The 1969 Pulitzer Prize-winning author and poet N. Scott Momaday, a Kiowa Indian, spent much of his youth exploring southwest Native American traditions. Since his parents were teachers at several Native American reservations, the author had the opportunity to live on the Navajo Indian Reservation in New Mexico and Arizona, where he acquired firsthand a great deal of knowledge about Native American culture. It was the reservation experience that gave Momaday his appreciation for storytelling and the power of the written word, and he became a notable leader in what became known as the “Native American Renaissance.”
Momaday found his immersion into Navajo and other Indian cultures such as Apache and Comanche to be an experience of great influence on his writing career. It was, however, on the Navajo Reservation where his Native American education took place in his formative years. In an interview with Wild West Magazine from his home in Santa Fe, New Mexico, the author stated:
I had the knowledge of several different cultures and a good slice of the Indian world, and I’m sure that influenced my writing. Many of my subjects, of course, are based on the Indian world. So that kind of experience was invaluable to me when I was growing up.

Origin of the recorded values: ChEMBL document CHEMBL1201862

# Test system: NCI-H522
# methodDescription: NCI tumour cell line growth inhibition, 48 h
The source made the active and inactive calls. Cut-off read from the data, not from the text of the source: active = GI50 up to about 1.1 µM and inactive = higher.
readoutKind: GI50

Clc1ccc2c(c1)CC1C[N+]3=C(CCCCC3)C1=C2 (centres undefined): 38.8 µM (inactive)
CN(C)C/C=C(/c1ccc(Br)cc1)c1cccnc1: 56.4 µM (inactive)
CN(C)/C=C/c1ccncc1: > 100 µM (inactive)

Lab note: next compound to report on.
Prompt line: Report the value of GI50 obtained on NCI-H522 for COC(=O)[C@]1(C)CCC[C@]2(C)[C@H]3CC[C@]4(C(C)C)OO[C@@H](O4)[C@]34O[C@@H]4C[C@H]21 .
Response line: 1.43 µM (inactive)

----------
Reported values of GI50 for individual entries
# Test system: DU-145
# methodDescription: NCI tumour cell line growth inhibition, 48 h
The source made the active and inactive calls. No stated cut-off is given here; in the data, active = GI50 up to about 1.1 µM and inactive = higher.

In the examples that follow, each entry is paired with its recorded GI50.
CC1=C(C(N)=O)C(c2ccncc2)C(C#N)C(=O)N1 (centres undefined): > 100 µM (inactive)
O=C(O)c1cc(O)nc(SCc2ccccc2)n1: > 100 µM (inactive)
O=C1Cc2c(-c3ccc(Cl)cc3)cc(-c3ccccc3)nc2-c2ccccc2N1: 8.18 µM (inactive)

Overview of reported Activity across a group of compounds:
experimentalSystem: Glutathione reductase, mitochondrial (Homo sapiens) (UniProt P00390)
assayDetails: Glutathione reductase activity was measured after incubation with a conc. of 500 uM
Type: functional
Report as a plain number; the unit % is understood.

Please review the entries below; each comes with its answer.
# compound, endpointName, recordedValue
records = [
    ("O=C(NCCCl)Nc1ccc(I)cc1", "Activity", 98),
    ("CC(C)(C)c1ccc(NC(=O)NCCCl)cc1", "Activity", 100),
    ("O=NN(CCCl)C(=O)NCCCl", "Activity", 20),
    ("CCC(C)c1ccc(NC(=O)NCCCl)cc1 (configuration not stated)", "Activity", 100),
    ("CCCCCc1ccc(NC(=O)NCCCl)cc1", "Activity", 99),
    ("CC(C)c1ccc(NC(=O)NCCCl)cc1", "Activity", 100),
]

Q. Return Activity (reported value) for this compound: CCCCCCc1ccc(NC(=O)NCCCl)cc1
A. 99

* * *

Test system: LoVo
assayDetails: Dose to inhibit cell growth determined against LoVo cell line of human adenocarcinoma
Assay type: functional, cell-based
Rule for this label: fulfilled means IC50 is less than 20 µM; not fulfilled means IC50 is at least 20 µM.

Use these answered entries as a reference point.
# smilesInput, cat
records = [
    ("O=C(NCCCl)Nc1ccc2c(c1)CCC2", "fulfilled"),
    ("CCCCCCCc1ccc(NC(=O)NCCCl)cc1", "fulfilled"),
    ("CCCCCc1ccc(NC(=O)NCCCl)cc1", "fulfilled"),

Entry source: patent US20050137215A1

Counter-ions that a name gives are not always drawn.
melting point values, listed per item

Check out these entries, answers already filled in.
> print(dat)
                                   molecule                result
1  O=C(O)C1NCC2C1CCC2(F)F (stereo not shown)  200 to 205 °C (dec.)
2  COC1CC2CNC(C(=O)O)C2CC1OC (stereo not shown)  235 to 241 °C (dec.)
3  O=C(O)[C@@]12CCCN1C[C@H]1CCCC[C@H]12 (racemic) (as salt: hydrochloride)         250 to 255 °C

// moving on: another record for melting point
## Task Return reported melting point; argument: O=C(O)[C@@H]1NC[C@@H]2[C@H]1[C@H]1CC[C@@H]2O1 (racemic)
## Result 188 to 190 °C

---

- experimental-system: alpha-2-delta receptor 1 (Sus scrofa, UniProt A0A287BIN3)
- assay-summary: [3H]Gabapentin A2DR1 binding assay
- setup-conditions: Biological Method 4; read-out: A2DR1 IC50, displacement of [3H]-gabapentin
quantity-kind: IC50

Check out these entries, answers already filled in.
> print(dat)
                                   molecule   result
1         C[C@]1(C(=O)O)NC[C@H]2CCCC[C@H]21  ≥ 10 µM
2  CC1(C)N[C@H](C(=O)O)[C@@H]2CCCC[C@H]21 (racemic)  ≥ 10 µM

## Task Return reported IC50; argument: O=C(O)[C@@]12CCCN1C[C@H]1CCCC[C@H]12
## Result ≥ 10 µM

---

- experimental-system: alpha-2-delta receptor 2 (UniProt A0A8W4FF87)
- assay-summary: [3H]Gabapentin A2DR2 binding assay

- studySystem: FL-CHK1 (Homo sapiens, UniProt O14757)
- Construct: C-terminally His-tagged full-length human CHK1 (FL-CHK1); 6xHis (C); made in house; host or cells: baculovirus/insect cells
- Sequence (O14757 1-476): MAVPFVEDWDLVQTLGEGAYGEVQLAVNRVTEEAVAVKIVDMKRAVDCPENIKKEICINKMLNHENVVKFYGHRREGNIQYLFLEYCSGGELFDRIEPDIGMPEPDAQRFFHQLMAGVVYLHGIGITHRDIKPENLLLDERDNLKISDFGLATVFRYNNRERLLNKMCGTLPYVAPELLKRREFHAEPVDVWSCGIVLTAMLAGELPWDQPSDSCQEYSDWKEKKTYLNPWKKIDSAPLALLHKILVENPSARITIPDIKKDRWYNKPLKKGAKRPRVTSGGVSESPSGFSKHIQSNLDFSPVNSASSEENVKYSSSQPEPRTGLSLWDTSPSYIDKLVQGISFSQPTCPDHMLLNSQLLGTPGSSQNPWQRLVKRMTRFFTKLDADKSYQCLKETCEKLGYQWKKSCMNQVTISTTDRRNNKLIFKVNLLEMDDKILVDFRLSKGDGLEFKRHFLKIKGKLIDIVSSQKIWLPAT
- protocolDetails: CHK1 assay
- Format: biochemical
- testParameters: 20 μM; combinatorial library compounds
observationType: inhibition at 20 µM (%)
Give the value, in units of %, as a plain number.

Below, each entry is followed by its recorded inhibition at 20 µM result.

Momaday’s involvement with the Navajo people and their culture and traditions was infused into his writing:
I think every writer puts himself into his work ... when I look back into what I have written, I see my own ideas coming forth in the mouths of some of the characters. That sort of thing is inevitable.
The earliest examples of Native American literature invariably consist of oral traditions passed down for generations as cultural storytelling. However, when Momaday’s novel House Made of Dawn was published, although the focus was not Navajo, the spotlight began to shine on Native American literature. Significant interest blossomed from the seeds the author planted. In his subsequent books and poems, much of what he learned from his exposure to Navajo culture and traditions found its way into mainstream literary circles. Much like the exposure of early Native American life in the northeast James Fenimore Cooper gave to Europeans, Momaday sparked greater interest in Native American literature of the southwest.
Momaday’s Navajo Reservation experiences helped to launch his writing career and enabled him to bring Native American Literature to the forefront.